Genealogy Database

  •  
  •  
  •  
  •  
  •  
  •  
  •  
  •  
  •  
  •  
  •  

Athelwulf, King of Wessex
Athelwulf, King of Wessex

Our Blythe Genealogy Database

After extensive work, my genealogy database is now updated and links can be found in the upper menu or in the left sidebar. There are thousands of surnames and the extensive lineages include Welsh Quaker immigrants to the USA, French Canadian, Acadian, American pioneers, Canadian pioneers, French, British, Welsh, German, Scandinavian and medieval and royal genealogies.

The database includes extensive facts, sources and some images.


  •  
  •  
  •  
  •  
  •  
  •  
  •  
  •  
  •  
  •  
  •  
  •  
    847
    Shares
  • 847
  •  
  •  
  •  
  •  
  •  
  •  
  •  
  •  
My Ideal Setup for Genealogy Research

My Ideal Setup for Genealogy Research

  • 4
  •  
  • 3
  •  
  •  
  •  
  •  
  • 4
  •  
  •  
  •  
    11
    Shares

Over fifteen years of genealogy research, I have added to, adjusted and tweaked my setup until I have achieved what I believe to be the ideal setup for genealogy research.

In the Beginning

archives

When I started, I had only an early personal computer operating Windows 94 and Microsoft Office, a basic scanner, small black and white printer, and for media I used floppies and a zip drive.

There were a lot of negatives about operating in those early years. Although the internet was beginning to open doors for researchers, there was not much data transcribed for online access, even if it was free. This meant a good portion of my research had to be done the old fashioned way using ‘snail mail’, the telephone and the fax machine. The internet helped me locate the resources and organizations to whom I should correspond and what specifically was available to be accessed.

I used the original free Ancestry Family Tree software that was available prior to Ancestry.com taking over Family Tree Maker. Although I had tried Family Tree Maker, I hadn’t like it at all because it was primitive and the interface was rather unattractive and ‘clunky’. Had Ancestry.com decided to work with and improve the original Ancestry Family Tree software, I’d probably still be using it.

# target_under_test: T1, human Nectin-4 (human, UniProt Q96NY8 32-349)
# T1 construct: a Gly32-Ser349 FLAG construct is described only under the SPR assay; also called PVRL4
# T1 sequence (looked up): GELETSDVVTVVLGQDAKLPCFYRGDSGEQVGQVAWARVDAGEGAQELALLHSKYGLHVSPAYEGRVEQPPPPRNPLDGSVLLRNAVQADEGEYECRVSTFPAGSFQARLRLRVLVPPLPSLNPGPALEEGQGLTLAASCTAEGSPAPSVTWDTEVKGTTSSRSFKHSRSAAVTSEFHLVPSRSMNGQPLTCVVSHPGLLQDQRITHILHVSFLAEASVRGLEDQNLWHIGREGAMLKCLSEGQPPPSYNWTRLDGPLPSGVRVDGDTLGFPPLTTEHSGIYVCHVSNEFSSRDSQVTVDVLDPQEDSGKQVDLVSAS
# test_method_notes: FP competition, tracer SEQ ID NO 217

Learning and Adapting

During the years following until about seven years ago, I operated with the same equipment, becoming much more proficient and knowledgeable. The software, however, was another matter. I was never happy with Family Tree Maker and after doing some research, I switched to RootsMagic. I loved the smooth interface, reports, charts, source cataloging, and data entry features including the flexibility handling unorthodox formats for dates, etc.

By this time, I had become very dissatisfied with the image editing quality in Windows software. I had long been considering switching to a Mac, and soon after moving to British Columbia, my Windows computer crashed and I took the opportunity to switch. I immediately realized how much better the Mac was for working with documents and images, but there was one huge drawback – there was no Mac version of RootsMagic.

I diligently researched all Mac software available and wasted a lot of money trying several. The first one I tried was the Mac version of Family Tree Maker. I didn’t like it any better than the Windows version. In order to continue with my genealogy research and input, I tried two virtual environments, Parallels, VMWare and VirtualBox,  so I could operate RootsMagic on the Mac. Parallels caused a lot of performance issues on the computer, ranging in severity from system slowdowns to outright crashes. VMWare was only slightly better. I finally tried and liked VirtualBox and although it wasn’t as smooth and seamless as I like, I continued using it. (RootsMagic has since released a Mac version that I have never tried.)

Stumbling Along

During the next couple of years, I tried Mac Family Tree, Reunion, MyBlood and Legacy. While using all of these, I missed RootsMagic horribly and ended up purchasing a NetBook so I could operate RootsMagic on the required Windows operating system.

Then I heard about Heredis, a new software that operated on a Mac. I purchased it because the free trial would only allow working with a small, limited quantity of individuals, leaving lots of areas in my database of 115,000+ individuals where I was unable to assess its suitability. I loved this software, but there was one huge drawback I couldn’t live with. It did not provide the flexibility and variety of date formats I needed. I’m a stickler for observing the ‘record dates exactly as they appear in the original source and only use the calculated date for the sort’ camp. My husband’s ancestry is deeply rooted in the Welsh Quaker culture and therefore I frequently find, use and interpret the Quaker date formats like ‘3d mo. 17 1682’. In Heredis, this had to be translated to a more standard date format and left a great deal of room for error.

I installed RootsMagic once again, and I still use it today. I use the Mac for the more intricate and detailed image editing and everything outside my genealogy pursuits. I would still love for RootsMagic to release a Mac version, but after years of requesting they do so, I’ve given up.